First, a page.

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Life Insurance and Planned Giving

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Life Insurance and Planned Giving

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Life insurance is an investment and risk management tool that many people use as part of their overall financial strategy. Typically, it is used to provide financial security for family members in the event of a death. Life insurance death benefit coverage for a family should take into consideration income replacement and paying off debts, funding children’s education, final expenses such as funeral or estate costs and perhaps leaving an inheritance. We ask a lot from that insurance premium we pay. 

As part of a planned giving tool, life insurance can allow people to provide financial support for the charities or institutions they are passionate about. This is especially true for individuals where the life insurance policy has outgrown the initial need or when someone desires to pass along a significant charitable gift. If you wish to support the Church with your policy, the easiest way to achieve this long-term goal is to name the Church as a beneficiary on a new or existing life insurance policy. 

The policy owner can designate the Church as a sole or partial beneficiary of a life insurance or annuity policy. Updating and reviewing your beneficiaries is always a good habit. These changes only become permanent after death. A simple beneficiary change can provide the most flexibility when circumstances and needs change. While you won’t get a tax deduction while you are alive today, you do keep complete control of the policy and know your future gifts will be provided in your name.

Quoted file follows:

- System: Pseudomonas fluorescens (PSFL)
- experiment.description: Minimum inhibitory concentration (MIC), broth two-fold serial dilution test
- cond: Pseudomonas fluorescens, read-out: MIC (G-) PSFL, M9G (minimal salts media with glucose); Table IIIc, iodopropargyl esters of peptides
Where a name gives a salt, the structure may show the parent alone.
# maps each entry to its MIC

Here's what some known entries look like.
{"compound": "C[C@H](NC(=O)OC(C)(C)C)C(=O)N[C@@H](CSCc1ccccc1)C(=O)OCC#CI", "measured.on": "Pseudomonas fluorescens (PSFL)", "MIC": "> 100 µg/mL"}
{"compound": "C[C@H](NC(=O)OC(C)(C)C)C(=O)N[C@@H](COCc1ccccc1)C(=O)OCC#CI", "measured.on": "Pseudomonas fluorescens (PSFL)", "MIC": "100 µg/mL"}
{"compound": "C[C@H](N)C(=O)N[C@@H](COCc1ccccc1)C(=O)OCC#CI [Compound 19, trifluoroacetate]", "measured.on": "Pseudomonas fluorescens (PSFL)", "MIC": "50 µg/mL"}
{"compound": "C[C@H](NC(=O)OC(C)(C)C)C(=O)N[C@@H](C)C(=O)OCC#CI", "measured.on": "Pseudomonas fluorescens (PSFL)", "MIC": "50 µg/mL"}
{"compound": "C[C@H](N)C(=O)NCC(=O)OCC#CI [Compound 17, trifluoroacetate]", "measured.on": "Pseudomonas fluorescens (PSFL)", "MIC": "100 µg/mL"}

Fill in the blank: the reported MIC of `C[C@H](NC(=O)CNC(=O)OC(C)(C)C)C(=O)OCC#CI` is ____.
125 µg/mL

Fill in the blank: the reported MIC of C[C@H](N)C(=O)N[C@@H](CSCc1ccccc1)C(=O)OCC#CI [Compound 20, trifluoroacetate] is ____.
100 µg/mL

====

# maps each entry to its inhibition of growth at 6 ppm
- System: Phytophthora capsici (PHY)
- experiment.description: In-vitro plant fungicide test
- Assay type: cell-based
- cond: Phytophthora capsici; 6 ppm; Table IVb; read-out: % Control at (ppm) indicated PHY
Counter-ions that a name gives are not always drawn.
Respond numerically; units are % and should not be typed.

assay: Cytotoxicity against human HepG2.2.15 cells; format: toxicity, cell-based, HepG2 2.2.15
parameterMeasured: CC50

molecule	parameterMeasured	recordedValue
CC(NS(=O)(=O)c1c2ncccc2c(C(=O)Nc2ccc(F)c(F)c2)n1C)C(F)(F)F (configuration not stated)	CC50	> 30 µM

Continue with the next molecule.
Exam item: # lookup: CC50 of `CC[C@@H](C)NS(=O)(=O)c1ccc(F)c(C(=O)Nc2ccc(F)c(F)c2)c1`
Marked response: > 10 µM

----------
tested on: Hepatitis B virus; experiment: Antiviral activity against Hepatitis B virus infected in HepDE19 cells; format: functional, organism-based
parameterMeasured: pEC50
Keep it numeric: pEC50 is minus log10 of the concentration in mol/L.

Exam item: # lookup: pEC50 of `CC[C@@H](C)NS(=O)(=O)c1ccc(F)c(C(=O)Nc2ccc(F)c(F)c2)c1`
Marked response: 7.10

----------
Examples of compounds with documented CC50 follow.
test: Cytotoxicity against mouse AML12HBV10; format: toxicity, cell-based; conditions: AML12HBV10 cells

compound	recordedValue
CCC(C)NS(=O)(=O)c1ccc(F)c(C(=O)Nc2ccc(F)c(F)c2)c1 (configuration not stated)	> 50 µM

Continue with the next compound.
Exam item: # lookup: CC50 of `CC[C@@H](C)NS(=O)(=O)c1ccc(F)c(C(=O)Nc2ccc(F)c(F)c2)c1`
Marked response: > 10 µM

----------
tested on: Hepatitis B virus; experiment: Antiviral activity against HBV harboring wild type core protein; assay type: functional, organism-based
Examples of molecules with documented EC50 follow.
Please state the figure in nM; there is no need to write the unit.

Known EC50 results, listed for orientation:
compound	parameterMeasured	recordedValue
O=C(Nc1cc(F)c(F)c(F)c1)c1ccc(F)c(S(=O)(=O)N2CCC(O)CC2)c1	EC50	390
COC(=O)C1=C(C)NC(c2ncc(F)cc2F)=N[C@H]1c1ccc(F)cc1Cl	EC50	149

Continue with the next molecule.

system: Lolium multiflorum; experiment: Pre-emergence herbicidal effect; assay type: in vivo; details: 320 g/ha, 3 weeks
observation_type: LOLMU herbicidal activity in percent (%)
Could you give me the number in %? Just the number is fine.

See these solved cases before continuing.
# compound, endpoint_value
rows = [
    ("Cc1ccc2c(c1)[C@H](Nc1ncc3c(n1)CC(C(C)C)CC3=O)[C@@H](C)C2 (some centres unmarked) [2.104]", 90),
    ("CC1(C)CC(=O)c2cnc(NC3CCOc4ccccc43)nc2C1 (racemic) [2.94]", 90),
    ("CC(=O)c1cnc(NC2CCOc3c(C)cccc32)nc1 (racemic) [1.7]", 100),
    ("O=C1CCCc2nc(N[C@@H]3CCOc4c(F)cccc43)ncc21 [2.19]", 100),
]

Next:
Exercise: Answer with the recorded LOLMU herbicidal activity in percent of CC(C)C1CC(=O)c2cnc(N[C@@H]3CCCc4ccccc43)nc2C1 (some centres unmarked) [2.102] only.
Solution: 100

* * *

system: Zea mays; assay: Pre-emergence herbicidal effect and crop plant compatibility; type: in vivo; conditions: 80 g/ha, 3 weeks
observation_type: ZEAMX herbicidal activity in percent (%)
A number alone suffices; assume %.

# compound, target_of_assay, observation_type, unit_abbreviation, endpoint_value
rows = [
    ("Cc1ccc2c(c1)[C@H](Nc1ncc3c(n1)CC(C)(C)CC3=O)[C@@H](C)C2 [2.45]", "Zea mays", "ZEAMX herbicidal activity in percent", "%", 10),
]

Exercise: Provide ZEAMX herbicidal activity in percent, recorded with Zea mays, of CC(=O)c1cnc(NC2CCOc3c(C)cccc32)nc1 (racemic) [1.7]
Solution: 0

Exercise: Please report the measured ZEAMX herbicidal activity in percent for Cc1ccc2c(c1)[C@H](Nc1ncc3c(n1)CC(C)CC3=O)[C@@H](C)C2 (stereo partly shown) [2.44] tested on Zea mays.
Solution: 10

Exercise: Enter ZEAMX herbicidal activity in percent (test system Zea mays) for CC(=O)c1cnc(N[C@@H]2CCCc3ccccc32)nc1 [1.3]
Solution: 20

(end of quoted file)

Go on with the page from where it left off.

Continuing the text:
Gifts of life insurance death benefits to charity have advantages for both the donor and the charity. Many donors cannot make a contribution of thousands of dollars at one time. For them, a gift of life insurance death benefits to charity will be a one-time gift that is larger than the total premiums paid. These large gifts are made affordable because life insurance is paid over a longer period of time and life insurance can often pay out more in benefits than what is paid into it. 

For others, donating a permanent life insurance policy that requires no further premiums can provide a significant future gift and may provide some tax advantages. A gift of an existing life insurance policy is considered a gift of an ordinary income asset, and the tax deduction depends upon the value of the policy that is being gifted. When considering this option, it’s best to consult with a tax advisor (and/or financial planner) prior to signing any paperwork to ensure it’s the best choice for you. 

Advantages From the Donor’s Point of View 

  • The cost of setting up a gift of life insurance is less than setting up a trust, and without the legal expense and inconvenience of making a Will or codicil. 
  • Since the gift doesn’t pass through probate, the privacy of the donor is assured. 
  • Because of the contractual nature of an insurance policy, the gift doesn’t run the risk of being lost due to the Will being contested or invalidated. This also lessens the chance for delays between the time the donor dies and when the charity receives the proceeds. 

Advantages From a Charity’s Point of View 

  • As opposed to other assets that are exposed to the risk of falling markets, gifts of life insurance guarantee a minimum benefit as long as premiums are paid. 
  • The policy benefits can be processed quickly upon proof of death without the lengthy delays of probate or time to settle an estate. 

For more information, please contact our Planned Giving Coordinator Howard Marchbanks at (513) 570-2343, or plannedgiving@ucg.org. UN